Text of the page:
Second Amendment

Kavanaugh — A Strong Defender of Americans' 2A Rights

His impressive record on Second Amendment-related cases and his judicial philosophy should make conservatives rest easy.

Political Editors · Jul. 12, 2018

President Donald Trump’s Supreme Court nominee Brett Kavanaugh is a man who unreservedly holds that fidelity to the Constitution is a justice’s number one job. Irrespective of personal opinions, he reasons that as a judge, “our task is to apply the Constitution and the precedents of the Supreme Court, regardless of whether the result is one we agree with as a matter of first principles or policy.”

In light of this view, three words best describe Brett Kavanaugh’s approach to determining whether or not a law meets the standard of constitutional consistency: “text, history and tradition.” Kavanaugh explained his perspective in light of the Court’s decisions on Heller and McDonald, writing:

In my view, Heller and McDonald leave little doubt that courts are to assess gun bans and regulations based on text, history, and tradition, not by a balancing test such as strict or intermediate scrutiny. To be sure, the Court never said something as succinct as “Courts should not apply strict or intermediate scrutiny but should instead look to text, history, and tradition to define the scope of the right and assess gun bans and regulations.” But that is the clear message I take away from the Court’s holdings and reasoning in the two cases.

In my judgment, both D.C.‘s ban on semiautomatic rifles and its gun registration requirement are unconstitutional under Heller. In Heller, the Supreme Court held that handguns — the vast majority of which today are semiautomatic — are constitutionally protected because they have not traditionally been banned and are in common use by law-abiding citizens. There is no meaningful or persuasive constitutional distinction between semiautomatic handguns and semiautomatic rifles. Semiautomatic rifles, like semiautomatic handguns, have not traditionally been banned and are in common use by law-abiding citizens for self-defense in the home, hunting, and other lawful uses.

Moreover, semiautomatic handguns are used in connection with violent crimes far more than semiautomatic rifles are. It follows from Heller’s protection of semiautomatic handguns that semiautomatic rifles are also constitutionally protected and that D.C.’s ban on them is unconstitutional. (By contrast, fully automatic weapons, also known as machine guns, have traditionally been banned and may continue to be banned after Heller.)

D.C.’s registration requirement, which is significantly more stringent than any other federal or state gun law in the United States, is likewise unconstitutional. Heller and later McDonald said that regulations on the sale, possession, or use of guns are permissible if they are within the class of traditional, “longstanding” gun regulations in the United States. Registration of all lawfully possessed guns — as distinct from licensing of gun owners or mandatory recordkeeping by gun sellers — has not traditionally been required in the United States and even today remains highly unusual. Under Heller’s history- and tradition-based test, D.C.’s registration requirement is therefore unconstitutional.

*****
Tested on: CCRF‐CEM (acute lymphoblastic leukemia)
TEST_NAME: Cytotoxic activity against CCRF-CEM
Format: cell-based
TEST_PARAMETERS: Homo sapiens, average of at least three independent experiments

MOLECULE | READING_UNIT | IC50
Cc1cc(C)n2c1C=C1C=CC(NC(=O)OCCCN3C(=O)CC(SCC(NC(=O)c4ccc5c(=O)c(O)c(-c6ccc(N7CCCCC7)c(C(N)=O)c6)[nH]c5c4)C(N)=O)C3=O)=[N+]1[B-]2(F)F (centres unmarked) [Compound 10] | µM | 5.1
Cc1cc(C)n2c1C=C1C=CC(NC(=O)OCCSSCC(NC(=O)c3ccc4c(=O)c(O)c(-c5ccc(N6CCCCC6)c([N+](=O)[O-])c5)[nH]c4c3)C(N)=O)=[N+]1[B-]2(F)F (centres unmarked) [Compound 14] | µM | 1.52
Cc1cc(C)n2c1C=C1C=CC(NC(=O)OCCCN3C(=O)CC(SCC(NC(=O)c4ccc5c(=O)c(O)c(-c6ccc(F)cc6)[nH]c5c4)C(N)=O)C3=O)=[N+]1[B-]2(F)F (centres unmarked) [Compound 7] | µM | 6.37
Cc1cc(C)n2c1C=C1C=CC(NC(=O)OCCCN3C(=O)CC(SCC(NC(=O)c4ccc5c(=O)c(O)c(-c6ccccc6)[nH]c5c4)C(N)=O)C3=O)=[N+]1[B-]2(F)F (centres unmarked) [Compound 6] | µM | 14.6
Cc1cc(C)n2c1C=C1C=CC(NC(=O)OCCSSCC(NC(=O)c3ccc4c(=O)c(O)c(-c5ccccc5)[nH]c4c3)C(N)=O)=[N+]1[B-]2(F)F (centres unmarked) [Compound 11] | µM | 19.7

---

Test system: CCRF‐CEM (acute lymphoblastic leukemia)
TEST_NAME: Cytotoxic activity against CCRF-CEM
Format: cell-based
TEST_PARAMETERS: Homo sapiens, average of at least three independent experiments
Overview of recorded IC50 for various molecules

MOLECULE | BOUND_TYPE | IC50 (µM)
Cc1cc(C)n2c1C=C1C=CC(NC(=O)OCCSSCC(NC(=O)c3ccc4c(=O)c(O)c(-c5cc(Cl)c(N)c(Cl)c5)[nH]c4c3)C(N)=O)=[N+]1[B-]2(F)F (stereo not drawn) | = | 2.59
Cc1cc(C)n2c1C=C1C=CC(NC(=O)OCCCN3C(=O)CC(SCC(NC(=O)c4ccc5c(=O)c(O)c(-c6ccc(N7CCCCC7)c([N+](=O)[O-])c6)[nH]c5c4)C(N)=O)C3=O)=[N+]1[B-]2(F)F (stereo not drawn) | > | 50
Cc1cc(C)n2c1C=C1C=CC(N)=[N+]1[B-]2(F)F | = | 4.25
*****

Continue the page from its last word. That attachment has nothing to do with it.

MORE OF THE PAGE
Kavanaugh also rejects the argument that the Second Amendment doesn’t address the technological development of modern firearms and is therefore only applicable to those firearms that existed at the time of its adoption. He notes that the principle the Second Amendment is based upon does not change even as technology advances:

When legislatures seek to address new weapons that have not traditionally existed or to impose new gun regulations because of conditions that have not traditionally existed, there obviously will not be a history or tradition of banning such weapons or imposing such regulations. That does not mean the Second Amendment does not apply to those weapons or in those circumstances. Nor does it mean that the government is powerless to address those new weapons or modern circumstances. Rather, in such cases, the proper interpretive approach is to reason by analogy from history and tradition.

The Constitution is an enduring document, and its principles were designed to, and do, apply to modern conditions and developments. The constitutional principles do not change (absent amendment), but the relevant principles must be faithfully applied not only to circumstances as they existed in 1787, 1791, and 1868, for example, but also to modern situations that were unknown to the Constitution’s Framers. To be sure, applying constitutional principles to novel modern conditions can be difficult and leave close questions at the margins. But that is hardly unique to the Second Amendment. It is an essential component of judicial decision making under our enduring Constitution.

The National Rifle Association offered high praise of Kavanaugh, saying that his record on the Second Amendment is “impressive.” And Second Amendment Foundation founder Alan Gottleib mirrored the NRA’s praise, stating, “We’re encouraged by this nomination because, by adding Judge Kavanaugh, we might see the High Court become more willing to accept and rule on important Second Amendment issues, such as right-to-carry.”

But maybe the best endorsement for Kavanaugh comes from the anti-Second Amendment group Everytown for Gun Safety, which blasted him for his “extreme outlier approach to the Second Amendment [that] would elevate gun rights above public safety and put in jeopardy the full range of gun-safety laws.”

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